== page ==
If you liked this post, please consider subscribing to this blog and following me on twitter @jmillsapps. I regularly give talks via webinar and speak at events and other engagements. If you are interested in finding out where to see me next please look at the my events page on this blog. If you would interested in having me speak at your event please contact me at events@joshmillsapps.com.

If you are interested in consulting services please go to MB&A Online to learn more.

The therapeutic value of an unsent e-mail

Therapeutic value of an unsent email

I think the best ten minutes I spent this morning were ten minutes that were basically wasted.  I’ll never send the email I crafted in that time and it’s probably for the best but it certainly felt good writing it. So today’s unsent email happened because of a project we’ve been developing lately. We’ve been spending a lot of time working to develop an automated system with security and operational security capabilities for schools.  It’s something that I’m really passionate about and I believe there’s an opportunity to make a difference. I’ve got three kids and at the end of the day, job one to me for schools is getting my kids back home safely.  Of course I’d love it if they know their multiplication tables and their ABC’s but job one is just get them home safe.

One of the things that I’ve become a lot more aware of as my kids have gotten into school is I’ve become a lot more knowledgeable about what the statistics are around crime and safety in schools. It’s not the big incidences that you hear about on the news that should scare most parents because those are really unfortunate things that probably could have happened anywhere. Those are really difficult to prevent which doesn’t mean that we shouldn’t try, it’s just that everyday there are lots of bad things happening that don’t make the news. Working to prevent those things is important too. So we’ve been trying to come up with a better way to have a conversation around the information in this space because there isn’t as much information as you would think.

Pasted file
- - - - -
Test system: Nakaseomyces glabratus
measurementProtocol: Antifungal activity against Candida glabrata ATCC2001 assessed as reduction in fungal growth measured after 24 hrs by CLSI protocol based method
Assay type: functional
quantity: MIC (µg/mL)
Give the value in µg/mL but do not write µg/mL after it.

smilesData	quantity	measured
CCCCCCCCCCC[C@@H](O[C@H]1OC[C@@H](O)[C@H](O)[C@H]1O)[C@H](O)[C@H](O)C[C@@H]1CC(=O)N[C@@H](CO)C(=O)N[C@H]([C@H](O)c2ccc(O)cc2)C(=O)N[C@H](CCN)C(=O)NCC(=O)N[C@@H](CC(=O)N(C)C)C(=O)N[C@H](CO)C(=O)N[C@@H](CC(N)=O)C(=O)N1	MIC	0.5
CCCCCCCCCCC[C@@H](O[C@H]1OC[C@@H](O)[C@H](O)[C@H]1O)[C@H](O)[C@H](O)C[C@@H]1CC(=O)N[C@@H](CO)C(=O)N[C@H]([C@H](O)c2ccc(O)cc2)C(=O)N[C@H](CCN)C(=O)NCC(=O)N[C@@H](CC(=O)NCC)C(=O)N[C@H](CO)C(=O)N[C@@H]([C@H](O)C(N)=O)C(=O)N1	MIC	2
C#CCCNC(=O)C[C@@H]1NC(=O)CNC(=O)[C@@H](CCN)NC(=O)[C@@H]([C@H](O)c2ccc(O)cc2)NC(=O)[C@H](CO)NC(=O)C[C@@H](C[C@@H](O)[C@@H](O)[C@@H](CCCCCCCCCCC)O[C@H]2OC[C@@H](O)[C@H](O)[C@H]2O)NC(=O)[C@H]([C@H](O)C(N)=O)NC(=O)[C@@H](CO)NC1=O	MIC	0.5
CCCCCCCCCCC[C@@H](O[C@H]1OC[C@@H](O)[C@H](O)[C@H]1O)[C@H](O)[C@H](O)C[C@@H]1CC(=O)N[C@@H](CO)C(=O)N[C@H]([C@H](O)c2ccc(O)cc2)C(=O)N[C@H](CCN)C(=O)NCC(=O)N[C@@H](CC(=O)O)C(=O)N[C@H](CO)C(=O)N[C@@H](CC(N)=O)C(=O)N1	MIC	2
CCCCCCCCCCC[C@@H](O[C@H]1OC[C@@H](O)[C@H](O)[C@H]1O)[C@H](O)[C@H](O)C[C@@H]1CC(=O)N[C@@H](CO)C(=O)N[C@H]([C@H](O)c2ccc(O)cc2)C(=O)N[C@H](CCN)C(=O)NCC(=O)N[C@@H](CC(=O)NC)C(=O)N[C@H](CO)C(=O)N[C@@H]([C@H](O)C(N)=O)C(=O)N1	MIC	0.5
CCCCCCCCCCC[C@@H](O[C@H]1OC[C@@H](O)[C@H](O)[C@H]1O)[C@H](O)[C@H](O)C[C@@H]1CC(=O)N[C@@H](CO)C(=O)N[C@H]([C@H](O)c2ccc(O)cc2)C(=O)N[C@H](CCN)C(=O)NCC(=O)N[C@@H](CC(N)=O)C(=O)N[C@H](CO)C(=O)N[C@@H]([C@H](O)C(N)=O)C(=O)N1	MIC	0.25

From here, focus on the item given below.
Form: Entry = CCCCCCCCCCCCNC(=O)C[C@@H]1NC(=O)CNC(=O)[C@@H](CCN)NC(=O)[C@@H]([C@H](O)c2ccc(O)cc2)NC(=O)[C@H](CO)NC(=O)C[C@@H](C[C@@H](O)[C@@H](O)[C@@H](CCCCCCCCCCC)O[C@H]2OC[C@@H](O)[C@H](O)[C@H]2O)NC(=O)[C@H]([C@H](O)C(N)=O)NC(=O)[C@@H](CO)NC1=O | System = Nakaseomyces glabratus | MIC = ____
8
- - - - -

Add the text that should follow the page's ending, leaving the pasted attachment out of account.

We’re trying to help develop a mechanism to evaluate, across the board, the schools in this country for safety and security in a way that is economically feasible. If you know much about the schools in your community, you know that they’re probably facing some severe budgetary hurdles because the whole country is facing that issue. We saw this as an opportunity for the types of things that we’re good at in terms of being able to leverage the cloud to reduce costs, the development times, and to make things widely available rapidly. We saw this as a real opportunity for us to make a difference and we jumped into it. We basically jumped in and looked at many specific solutions. That’s part of what we do for a living whether it’s for large retail organizations, federal, or whatever it is, we bring our expertise in security, technology, information management, and performance management.